A few (quantitative) reasons why bike-ped infrastructure gets high ROI

Filed Under: Advocacy & Policy
Post By: jwilson
Posted On: November 28, 2012

Infrastructure that supports bicycling and walking is critical to New York’s multi-modal transportation system because it:

1.    Creates 11-14 jobs per $1 million spent, compared to just 7 jobs created per $1 million spent on highway projects [1].

2.     Ranks as one of the top priorities when deciding where to live. The 2011 Community Preference Survey, conducted on behalf of the National Association of Realtors, found 77% of those polled considered having sidewalks and places to take a walk one of their top priorities when deciding where they’d like to live.

3.     Reduces health care costs by offering a low-cost opportunity for all New Yorkers, irrespective of age or fitness level, to walk or bike, increase their daily physical activity, and improve their health. According to a report just released by the NYS Comptroller, New York State spent an estimated $11.8 billion dealing with obesity in 2011, including Medicaid spending of more than $4.3 billion on obesity-related treatment for conditions like diabetes and heart disease. Medicaid costs have a significant impact on local government spending.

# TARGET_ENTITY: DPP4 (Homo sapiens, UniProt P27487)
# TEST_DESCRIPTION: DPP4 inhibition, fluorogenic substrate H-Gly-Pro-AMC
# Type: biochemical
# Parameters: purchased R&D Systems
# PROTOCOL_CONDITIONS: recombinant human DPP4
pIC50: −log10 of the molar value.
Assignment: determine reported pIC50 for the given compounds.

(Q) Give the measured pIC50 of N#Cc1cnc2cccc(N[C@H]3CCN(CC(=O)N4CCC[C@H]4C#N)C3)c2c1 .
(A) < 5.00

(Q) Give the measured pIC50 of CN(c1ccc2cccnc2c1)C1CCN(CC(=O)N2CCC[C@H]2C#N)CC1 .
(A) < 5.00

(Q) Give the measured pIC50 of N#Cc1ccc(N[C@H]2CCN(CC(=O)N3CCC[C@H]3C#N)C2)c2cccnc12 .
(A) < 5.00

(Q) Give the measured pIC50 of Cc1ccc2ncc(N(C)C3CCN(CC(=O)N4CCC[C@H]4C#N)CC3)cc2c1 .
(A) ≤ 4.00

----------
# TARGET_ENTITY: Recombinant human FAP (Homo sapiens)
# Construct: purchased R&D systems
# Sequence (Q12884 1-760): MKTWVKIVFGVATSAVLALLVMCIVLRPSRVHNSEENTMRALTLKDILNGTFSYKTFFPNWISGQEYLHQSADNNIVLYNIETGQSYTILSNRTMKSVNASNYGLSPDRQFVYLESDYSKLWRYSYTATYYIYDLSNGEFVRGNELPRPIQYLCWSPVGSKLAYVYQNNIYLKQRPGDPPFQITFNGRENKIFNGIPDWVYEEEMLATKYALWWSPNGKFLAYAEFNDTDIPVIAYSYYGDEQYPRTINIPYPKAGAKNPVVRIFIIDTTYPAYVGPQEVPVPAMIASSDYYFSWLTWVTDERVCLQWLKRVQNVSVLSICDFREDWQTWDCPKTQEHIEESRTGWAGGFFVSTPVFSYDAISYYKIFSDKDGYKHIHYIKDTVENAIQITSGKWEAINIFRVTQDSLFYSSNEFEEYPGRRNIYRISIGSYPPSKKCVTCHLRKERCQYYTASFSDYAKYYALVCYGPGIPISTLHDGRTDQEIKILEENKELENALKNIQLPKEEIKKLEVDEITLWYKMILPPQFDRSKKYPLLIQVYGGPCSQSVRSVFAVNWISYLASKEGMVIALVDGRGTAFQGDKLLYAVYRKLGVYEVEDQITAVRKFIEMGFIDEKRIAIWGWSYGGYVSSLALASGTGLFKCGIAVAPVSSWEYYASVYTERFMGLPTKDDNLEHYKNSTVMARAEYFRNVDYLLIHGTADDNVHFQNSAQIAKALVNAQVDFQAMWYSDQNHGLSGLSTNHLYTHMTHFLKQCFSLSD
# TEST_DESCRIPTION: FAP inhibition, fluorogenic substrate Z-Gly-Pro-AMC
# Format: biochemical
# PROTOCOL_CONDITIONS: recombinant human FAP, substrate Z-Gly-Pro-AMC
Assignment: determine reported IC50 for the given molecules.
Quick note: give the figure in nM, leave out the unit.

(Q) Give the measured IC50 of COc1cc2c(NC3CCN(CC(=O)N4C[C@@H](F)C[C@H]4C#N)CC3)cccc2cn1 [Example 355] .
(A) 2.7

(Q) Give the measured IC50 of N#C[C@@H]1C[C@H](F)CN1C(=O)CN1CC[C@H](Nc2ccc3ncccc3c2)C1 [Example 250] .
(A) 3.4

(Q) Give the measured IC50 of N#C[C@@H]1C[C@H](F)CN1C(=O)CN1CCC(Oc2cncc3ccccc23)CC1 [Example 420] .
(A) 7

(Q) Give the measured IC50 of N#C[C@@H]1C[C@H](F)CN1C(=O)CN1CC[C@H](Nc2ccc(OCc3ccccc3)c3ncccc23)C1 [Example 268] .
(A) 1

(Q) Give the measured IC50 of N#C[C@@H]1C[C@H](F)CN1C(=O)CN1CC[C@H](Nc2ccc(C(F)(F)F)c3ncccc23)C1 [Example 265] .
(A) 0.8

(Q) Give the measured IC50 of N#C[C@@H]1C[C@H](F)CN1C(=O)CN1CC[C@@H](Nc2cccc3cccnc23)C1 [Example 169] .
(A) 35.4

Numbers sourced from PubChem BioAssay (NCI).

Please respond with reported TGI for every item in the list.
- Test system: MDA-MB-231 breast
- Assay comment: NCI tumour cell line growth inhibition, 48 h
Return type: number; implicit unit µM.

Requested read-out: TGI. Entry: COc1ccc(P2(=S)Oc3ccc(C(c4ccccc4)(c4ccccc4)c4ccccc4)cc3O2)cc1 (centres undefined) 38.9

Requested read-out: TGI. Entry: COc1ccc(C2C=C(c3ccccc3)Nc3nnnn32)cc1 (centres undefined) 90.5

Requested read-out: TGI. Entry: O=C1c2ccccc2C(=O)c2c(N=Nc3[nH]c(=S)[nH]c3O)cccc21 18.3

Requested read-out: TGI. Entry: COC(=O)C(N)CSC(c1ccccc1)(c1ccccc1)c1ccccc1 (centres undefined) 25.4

4.     Makes travel safer for persons of all ages and abilities by establishing a non-motorized link in our transportation system.   The National Highway and Traffic Safety Administration’s Fatal Accident Reporting System (FARS) indicates that approximately twenty-five percent of all highway fatalities in New York State involve a person walking or bicycling.[2]

5.     Enhances local economies with tourism dollars. Bicycle tourism is now the second most popular recreation activity in the U.S. according to the Outdoor Industry Association, and bicycle tourists spend money—often up to $100-$300 per day, on food, lodging, visits to other recreation and cultural sites, gear.

6.     Supports emergency preparedness. The extensive bicycle network and vast pedestrian amenities implemented by NYCDOT during the Bloomberg administration, better equipped NYC residents and workers to safely and efficiently travel throughout the five boroughs in the absence of transit and the presence of gridlock in the aftermath of Superstorm Sandy.

[1] Bicycling and Walking in the United States: 2012 Benchmarking Report, Alliance for Biking and Walking.